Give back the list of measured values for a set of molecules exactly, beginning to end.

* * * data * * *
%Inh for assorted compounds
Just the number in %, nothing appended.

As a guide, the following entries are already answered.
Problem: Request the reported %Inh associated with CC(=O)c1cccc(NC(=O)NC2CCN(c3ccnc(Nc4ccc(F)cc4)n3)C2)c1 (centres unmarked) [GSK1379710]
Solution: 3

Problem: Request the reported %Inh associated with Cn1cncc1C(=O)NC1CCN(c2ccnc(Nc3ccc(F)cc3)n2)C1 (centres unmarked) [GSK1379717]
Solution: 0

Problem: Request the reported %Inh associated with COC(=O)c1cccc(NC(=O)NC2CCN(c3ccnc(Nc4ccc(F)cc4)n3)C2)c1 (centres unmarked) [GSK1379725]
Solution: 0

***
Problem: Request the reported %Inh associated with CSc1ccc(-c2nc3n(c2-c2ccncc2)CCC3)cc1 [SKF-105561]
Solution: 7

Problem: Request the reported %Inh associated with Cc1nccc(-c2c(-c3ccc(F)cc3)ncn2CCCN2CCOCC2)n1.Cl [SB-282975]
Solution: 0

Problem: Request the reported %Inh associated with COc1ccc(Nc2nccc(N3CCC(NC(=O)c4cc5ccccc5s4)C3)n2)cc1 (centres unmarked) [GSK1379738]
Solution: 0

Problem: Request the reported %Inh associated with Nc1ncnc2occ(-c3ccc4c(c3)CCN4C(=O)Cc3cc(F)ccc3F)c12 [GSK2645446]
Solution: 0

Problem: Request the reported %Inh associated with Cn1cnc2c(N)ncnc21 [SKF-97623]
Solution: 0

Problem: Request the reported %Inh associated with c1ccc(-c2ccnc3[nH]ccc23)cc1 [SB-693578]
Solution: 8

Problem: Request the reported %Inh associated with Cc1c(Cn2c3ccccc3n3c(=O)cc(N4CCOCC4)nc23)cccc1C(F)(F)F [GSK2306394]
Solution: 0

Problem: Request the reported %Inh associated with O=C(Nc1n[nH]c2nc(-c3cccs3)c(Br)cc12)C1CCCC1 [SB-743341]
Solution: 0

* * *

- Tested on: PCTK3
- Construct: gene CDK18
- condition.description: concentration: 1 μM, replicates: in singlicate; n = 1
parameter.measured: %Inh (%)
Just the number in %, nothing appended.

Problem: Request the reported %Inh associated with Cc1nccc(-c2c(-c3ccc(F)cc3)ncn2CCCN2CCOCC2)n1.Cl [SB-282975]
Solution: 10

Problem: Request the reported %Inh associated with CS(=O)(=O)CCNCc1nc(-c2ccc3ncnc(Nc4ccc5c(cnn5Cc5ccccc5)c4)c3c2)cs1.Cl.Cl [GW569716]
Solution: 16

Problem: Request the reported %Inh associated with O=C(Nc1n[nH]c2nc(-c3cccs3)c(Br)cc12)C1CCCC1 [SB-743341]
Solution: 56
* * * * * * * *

%Inh for assorted compounds
Just the number in %, nothing appended.

As a guide, the following entries are already answered.
Problem: Request the reported %Inh associated with CC(=O)c1cccc(NC(=O)NC2CCN(c3ccnc(Nc4ccc(F)cc4)n3)C2)c1 (centres unmarked) [GSK1379710]
Solution: 3

Problem: Request the reported %Inh associated with Cn1cncc1C(=O)NC1CCN(c2ccnc(Nc3ccc(F)cc3)n2)C1 (centres unmarked) [GSK1379717]
Solution: 0

Problem: Request the reported %Inh associated with COC(=O)c1cccc(NC(=O)NC2CCN(c3ccnc(Nc4ccc(F)cc4)n3)C2)c1 (centres unmarked) [GSK1379725]
Solution: 0

***
Problem: Request the reported %Inh associated with CSc1ccc(-c2nc3n(c2-c2ccncc2)CCC3)cc1 [SKF-105561]
Solution: 7

Problem: Request the reported %Inh associated with Cc1nccc(-c2c(-c3ccc(F)cc3)ncn2CCCN2CCOCC2)n1.Cl [SB-282975]
Solution: 0

Problem: Request the reported %Inh associated with COc1ccc(Nc2nccc(N3CCC(NC(=O)c4cc5ccccc5s4)C3)n2)cc1 (centres unmarked) [GSK1379738]
Solution: 0

Problem: Request the reported %Inh associated with Nc1ncnc2occ(-c3ccc4c(c3)CCN4C(=O)Cc3cc(F)ccc3F)c12 [GSK2645446]
Solution: 0

Problem: Request the reported %Inh associated with Cn1cnc2c(N)ncnc21 [SKF-97623]
Solution: 0

Problem: Request the reported %Inh associated with c1ccc(-c2ccnc3[nH]ccc23)cc1 [SB-693578]
Solution: 8

Problem: Request the reported %Inh associated with Cc1c(Cn2c3ccccc3n3c(=O)cc(N4CCOCC4)nc23)cccc1C(F)(F)F [GSK2306394]
Solution: 0

Problem: Request the reported %Inh associated with O=C(Nc1n[nH]c2nc(-c3cccs3)c(Br)cc12)C1CCCC1 [SB-743341]
Solution: 0

* * *

- Tested on: PCTK3
- Construct: gene CDK18
- condition.description: concentration: 1 μM, replicates: in singlicate; n = 1
parameter.measured: %Inh (%)
Just the number in %, nothing appended.

Problem: Request the reported %Inh associated with Cc1nccc(-c2c(-c3ccc(F)cc3)ncn2CCCN2CCOCC2)n1.Cl [SB-282975]
Solution: 10

Problem: Request the reported %Inh associated with CS(=O)(=O)CCNCc1nc(-c2ccc3ncnc(Nc4ccc5c(cnn5Cc5ccccc5)c4)c3c2)cs1.Cl.Cl [GW569716]
Solution: 16

Problem: Request the reported %Inh associated with O=C(Nc1n[nH]c2nc(-c3cccs3)c(Br)cc12)C1CCCC1 [SB-743341]
Solution: 56